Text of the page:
Independent root-cause analysis of contributing factors, including dismantling of 2 duodenoscopes, to investigate an outbreak of multidrug-resistant Klebsiella pneumoniae

Arjan W. Rauwers, A. Troelstra, Ad C. Fluit, Camiel Wissink, Arjo J. Loeve, Frank P. Vleggaar, Marco J. Bruno, Margreet C. Vos, Lonneke G. Bode, J. F. Monkelbaan

Research output: Contribution to journalArticleScientificpeer-review

15 Citations (Scopus)
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Abstract

Background and Aims: Worldwide, an increasing number of duodenoscope-associated outbreaks are reported. The high prevalence rate of contaminated duodenoscopes puts patients undergoing ERCP at risk of exogenous transmission of microorganisms. The contributing factors of the duodenoscope design to contamination are not well understood. This article reports on the investigation after the outbreak of a multidrug-resistant Klebsiella pneumoniae (MRKP) related to 2 Olympus TJF-Q180V duodenoscopes. Methods: We conducted a contact patient screening and microbiologic laboratory database search. Reprocessing procedures were audited, and both duodenoscopes were fully dismantled to evaluate all potential contamination factors. Outcomes were reviewed by an experienced independent expert. Results: In total, 102 patients who had undergone an ERCP procedure from January to August 2015 were invited for screening. Cultures were available of 81 patients, yielding 27 MRKP-infected or -colonized patients. Ten patients developed an MRKP-related active infection. The 2 duodenoscopes had attack rates (the number of infected or colonized cases/number of exposed persons) of 35% (17/49) and 29% (7/24), respectively. Identical MRKP isolates were cultured from channel flushes of both duodenoscopes. The review revealed 4 major abnormalities: miscommunication about reprocessing, undetected damaged parts, inadequate repair of duodenoscope damage, and duodenoscope design abnormalities, including the forceps elevator, elevator lever, and instrumentation port sealing. Conclusions: Outbreaks are associated with a combination of factors, including duodenoscope design issues, repair issues, improper cleaning, and systemic monitoring of contamination. To eliminate future duodenoscope-associated infections, a multipronged approach is required, including clear communication by all parties involved, a reliable servicing market, stringent surveillance measures, and eventually new duodenoscope designs and reprocessing procedures with a larger margin of safety.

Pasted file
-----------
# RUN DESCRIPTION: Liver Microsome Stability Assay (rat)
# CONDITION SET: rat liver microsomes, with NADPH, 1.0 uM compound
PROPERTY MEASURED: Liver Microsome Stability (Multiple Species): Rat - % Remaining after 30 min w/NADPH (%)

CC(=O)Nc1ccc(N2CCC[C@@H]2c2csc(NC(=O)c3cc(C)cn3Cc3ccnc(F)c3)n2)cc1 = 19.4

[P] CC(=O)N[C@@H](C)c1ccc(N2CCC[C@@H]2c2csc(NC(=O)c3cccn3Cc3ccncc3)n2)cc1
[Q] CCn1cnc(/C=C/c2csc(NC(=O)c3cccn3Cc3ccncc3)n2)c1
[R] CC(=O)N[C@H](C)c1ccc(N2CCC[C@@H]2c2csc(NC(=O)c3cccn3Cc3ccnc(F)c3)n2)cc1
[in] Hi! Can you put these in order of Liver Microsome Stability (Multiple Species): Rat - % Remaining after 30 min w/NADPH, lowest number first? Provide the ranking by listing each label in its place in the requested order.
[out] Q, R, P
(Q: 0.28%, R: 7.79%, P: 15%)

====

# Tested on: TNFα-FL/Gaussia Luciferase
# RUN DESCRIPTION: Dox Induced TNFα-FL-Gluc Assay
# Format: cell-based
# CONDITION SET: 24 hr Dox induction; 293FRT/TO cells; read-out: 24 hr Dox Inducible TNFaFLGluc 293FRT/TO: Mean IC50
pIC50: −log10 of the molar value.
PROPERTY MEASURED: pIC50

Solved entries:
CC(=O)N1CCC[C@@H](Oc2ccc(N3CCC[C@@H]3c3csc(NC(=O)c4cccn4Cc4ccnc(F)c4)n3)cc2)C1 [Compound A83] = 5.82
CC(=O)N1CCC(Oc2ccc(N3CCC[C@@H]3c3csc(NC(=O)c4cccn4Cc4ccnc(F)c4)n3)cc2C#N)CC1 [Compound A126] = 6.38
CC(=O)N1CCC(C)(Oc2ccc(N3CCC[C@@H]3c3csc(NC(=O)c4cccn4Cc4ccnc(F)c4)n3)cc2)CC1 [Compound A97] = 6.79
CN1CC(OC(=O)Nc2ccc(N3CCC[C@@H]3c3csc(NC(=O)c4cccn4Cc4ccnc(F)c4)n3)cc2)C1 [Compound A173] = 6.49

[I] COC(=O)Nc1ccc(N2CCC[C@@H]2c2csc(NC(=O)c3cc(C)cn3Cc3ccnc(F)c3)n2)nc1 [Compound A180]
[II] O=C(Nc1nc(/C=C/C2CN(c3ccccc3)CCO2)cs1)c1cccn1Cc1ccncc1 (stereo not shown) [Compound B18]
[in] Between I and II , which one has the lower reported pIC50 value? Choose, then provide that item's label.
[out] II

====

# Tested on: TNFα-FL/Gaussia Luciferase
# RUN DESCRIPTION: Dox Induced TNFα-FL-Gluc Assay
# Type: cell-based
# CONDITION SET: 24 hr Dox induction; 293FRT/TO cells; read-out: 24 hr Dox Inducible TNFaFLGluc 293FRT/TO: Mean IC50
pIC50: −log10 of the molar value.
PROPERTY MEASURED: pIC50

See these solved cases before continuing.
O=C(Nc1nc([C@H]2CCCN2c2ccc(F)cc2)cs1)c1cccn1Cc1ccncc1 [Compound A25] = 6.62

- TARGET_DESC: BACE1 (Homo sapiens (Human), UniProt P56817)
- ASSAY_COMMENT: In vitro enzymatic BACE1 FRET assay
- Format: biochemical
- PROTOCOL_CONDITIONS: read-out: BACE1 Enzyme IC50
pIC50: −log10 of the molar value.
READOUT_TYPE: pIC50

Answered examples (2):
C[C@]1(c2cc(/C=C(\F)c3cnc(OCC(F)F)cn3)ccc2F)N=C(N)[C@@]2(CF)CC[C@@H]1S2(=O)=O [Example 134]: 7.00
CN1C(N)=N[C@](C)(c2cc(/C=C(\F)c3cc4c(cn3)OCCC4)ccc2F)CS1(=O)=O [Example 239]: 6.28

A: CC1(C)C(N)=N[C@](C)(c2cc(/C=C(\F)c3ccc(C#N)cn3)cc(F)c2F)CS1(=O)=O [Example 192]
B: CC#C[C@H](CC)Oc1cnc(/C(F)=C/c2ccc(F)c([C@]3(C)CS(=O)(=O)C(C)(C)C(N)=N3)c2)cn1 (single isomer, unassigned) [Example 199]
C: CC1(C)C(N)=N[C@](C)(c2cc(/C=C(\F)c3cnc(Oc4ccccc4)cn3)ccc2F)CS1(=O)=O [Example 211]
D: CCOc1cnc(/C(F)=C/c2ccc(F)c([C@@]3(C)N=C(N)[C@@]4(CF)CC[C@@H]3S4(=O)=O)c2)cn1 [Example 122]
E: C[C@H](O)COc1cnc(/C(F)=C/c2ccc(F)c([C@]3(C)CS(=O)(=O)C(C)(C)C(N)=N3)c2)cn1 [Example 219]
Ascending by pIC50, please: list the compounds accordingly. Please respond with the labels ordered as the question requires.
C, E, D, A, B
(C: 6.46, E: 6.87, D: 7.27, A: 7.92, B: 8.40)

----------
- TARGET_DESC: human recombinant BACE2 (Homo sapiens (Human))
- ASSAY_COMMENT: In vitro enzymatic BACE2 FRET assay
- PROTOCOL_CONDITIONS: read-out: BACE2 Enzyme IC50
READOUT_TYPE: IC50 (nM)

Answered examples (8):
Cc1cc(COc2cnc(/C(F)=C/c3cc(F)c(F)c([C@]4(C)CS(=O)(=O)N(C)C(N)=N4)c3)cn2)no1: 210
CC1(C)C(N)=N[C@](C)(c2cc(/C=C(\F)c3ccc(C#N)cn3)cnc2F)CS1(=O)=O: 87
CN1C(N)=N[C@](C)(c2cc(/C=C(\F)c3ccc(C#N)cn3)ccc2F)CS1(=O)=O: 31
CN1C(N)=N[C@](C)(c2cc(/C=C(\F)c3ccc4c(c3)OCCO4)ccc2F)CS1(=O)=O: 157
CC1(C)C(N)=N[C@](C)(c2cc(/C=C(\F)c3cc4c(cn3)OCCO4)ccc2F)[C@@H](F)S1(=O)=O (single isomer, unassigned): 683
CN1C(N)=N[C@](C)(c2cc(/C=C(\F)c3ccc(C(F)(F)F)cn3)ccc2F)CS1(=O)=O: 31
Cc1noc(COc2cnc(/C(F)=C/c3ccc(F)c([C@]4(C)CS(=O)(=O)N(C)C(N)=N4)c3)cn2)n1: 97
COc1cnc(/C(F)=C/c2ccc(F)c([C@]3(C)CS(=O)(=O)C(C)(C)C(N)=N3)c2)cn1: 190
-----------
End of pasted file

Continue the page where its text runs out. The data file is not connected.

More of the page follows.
Original languageEnglish
Pages (from-to)793-804
JournalGastrointestinal Endoscopy
Volume90
Issue number5
DOIs
Publication statusPublished - 2019

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